IO – President Joko Widodo received the country’s first Sinovac- made Covid-19 inoculation at the State Palace on January 13, 2021. His inoculation was carried out by Prof. Dr. Abdul Muthalib, deputy head of the presidential medical team. Also present at this most anticipated moment was Health Minister Budi Gunadi Sadikin, Indonesian Medical Association (IDI) Chairman Daeng Mohammad Faqih, MUI Secretary General Amirsyah Tambunan, and Head of PBNU religious council Ahmad Ishomuddin. They all received the coronavirus shot, along with health workers, celebrities and street vendors.
Prior to Jokowi, many other heads of state have received dose of Pfizer-BioNTech vaccine, including Saudi King Salman bin Abdulaziz al-Saud (January 7, 2021), US President-elect Joe Biden (December 21, 2020), US Vice President Mike Pence (December 18, 2020), Singaporean Prime Minister Lee Hsien Loong (January 8, 2021), Israeli Prime Minister Benjamin Netanyahu (December 9, 2020), Queen Elizabeth II and her husband Prince Philip (January 9, 2021).
Vaccination is part of the drive to prevent disease. The protection given by any Covid-19 vaccine with an efficacy level above 50% is definitely much better than not being vaccinated at all.
The Vaccine challenges in Indonesia
Pros and cons of receiving the Covid-19 vaccine in the community grows due to misunderstanding and misinformation spread by the anti-vaccine groups who question its safety, post-immunization side effects, halal status, profiteering even to a conspiracy theory. Compounding this was the still-simmering post-presidential election resentment and stigmatization against China.
Regarding the safety and efficacy of the Sinovac vaccine, the Indonesian Food and Drug Monitoring Agency (BPOM) issued an emergency use permit two days before the first injection, on January 11, 2021. The Sinovac-made CoronaVac vaccine officially received approval from BPOM for Emergency Use Authorization (EUA). The standards applied by the BPOM were no different from those set by WHO, as well as the US Food and Drug Administration (FDA), and European Medicines Agency (EMA).
Based on an internal analysis, the clinical trial result in Bandung showed that the efficacy of the Sinovac vaccine was 65.3%. This figure means the Sinovac vaccine is capable of reducing the chance of being infected by Covid-19 by 65.3% and along with it the death rate. Meanwhile, the grand plan was to achieve herd immunity in the community, as well as for people to remain productive socially and economically. Herd immunity can only be achieved if the vaccination coverage is high and evenly distributed.
The efficacy was lower than the clinical trials result in Turkey (91.25%) and Brazil (78%). However, recent findings suggest that, in average, efficacy in Brazil is lower, at 50.4%. This difference may be caused by many factors, as for differences in epidemiological conditions in each country. But most importantly, the efficacy figure was higher than WHO standard, which requires efficacy level above 50%. It is worth noting that efficacy is the percentage reduction in a disease in a group of people who received a vaccination in a clinical trial. It differs from effectiveness, which measures how well a vaccine works when given to people in the community outside of clinical trials.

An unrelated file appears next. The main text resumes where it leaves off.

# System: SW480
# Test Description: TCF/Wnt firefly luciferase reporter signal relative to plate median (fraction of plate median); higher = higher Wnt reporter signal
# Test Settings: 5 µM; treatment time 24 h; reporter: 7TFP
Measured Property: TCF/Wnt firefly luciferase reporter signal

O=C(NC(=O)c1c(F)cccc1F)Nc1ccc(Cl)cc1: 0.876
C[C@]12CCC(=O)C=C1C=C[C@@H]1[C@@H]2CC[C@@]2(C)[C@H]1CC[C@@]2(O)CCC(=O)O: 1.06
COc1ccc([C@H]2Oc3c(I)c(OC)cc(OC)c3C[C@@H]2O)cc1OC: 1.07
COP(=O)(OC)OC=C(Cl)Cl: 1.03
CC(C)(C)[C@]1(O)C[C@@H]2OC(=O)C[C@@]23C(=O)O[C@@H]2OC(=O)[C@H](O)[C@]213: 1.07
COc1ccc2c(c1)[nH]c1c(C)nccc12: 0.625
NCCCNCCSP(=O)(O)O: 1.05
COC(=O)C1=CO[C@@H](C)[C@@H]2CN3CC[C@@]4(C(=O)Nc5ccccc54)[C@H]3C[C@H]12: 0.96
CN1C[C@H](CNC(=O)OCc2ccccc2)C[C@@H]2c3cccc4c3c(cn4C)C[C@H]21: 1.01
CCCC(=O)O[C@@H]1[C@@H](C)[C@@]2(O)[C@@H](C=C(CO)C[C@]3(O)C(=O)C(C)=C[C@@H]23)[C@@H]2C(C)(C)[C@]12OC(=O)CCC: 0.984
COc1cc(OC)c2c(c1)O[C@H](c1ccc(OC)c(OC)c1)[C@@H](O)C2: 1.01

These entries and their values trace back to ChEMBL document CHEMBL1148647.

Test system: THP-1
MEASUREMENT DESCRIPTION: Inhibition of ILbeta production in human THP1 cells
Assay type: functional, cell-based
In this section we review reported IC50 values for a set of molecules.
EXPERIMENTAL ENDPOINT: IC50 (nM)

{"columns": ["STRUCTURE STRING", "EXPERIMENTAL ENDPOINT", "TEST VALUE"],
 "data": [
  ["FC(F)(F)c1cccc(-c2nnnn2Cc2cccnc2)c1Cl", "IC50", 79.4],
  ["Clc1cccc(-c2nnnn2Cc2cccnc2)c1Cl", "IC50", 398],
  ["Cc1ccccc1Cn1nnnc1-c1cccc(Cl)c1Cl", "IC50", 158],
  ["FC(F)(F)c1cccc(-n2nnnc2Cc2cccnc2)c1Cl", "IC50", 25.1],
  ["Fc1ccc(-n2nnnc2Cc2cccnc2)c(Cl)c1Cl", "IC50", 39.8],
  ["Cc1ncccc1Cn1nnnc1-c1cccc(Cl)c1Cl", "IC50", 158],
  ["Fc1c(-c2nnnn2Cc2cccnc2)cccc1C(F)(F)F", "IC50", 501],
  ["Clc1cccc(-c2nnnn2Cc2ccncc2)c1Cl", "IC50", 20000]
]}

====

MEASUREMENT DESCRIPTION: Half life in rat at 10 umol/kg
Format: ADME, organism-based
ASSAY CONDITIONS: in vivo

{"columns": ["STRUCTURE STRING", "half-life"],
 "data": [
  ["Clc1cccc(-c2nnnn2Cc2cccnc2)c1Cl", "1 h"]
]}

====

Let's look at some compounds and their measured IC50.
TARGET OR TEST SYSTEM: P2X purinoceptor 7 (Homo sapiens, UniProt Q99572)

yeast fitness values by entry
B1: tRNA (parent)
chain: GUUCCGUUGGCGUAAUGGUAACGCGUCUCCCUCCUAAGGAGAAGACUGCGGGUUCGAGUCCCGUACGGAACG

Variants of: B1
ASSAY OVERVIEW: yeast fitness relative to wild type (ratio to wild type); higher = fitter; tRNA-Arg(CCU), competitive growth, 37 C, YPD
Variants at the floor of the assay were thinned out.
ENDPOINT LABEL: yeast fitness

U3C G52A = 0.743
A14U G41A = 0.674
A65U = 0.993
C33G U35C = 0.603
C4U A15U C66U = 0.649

Besides the Sinovac vaccine efficacy, immunogenicity or the ability to form antibodies to kill and neutralize viruses was assessed in clinical trials Phase three. From the trials conducted in Bandung, antibody data up to three months after injection was at 99.23%.
Vaccine Halal status
One aspect of public concern is the Halal status of the Sinovac vaccine, triggered by a message circulating via WhatsApp saying that the vaccine to be used in the vaccination program was made from non-halal African green monkey tissue. This news was debunked by Senior Manager of PT Bio Farma Bambang Herianto, who is also the spokesperson for the Covid-19 vaccination. The Sinovac vaccine, he said, is made from the inactivated Covid-19 virus instead of a live or weakened virus, which means that its genetic material has been destroyed.
To convince the public that the vaccine is halal, on January 8, 2021 the Indonesian Ulema Council (MUI) issued a fatwa (religious edict) for the Sinovac vaccine. Based on the decision from the fatwa commission meeting, MUI enacted Fatwa No. 02/2021 proclaiming the vaccine “holy and halal”, meaning it can be used by the Muslim community.
In Indonesia, vaccines must fulfil the safety, efficacy, quality and halal aspects. Past experience showed that rubella vaccination in 2018 was not optimal because many questioned its halal status. President Director of Bio Farma Honesti Basyir said that besides its safety, the halal status is of significant importance as the majority of Indonesia population is Muslim, and thus it will determine whether or not a vaccination program will be successful. Deputy Religious Affairs Minister Zainut Tauhid Sa’adi also weighed in, stating that there is no reason to doubt the halal status of the Sinovac vaccine. The “holy and halal” statement is expected to wipe out public doubts, especially those who will be vaccinated in the first Phase in January.
The public’s level of trust toward vaccine
Vaccine rejection is taking place in almost all countries in the world. They are known as anti-vaxxers. This group spreads false information via the internet, university seminars. The world leader who refuses to be vaccinated is President of Brazil Jair Bolsonaro. Bolsonaro said the coronavirus vaccine could have side effects, he said could turn humans into crocodiles or make women grow beards. He made the baseless claim during the launch of the country’s vaccination program on December 16, 2020.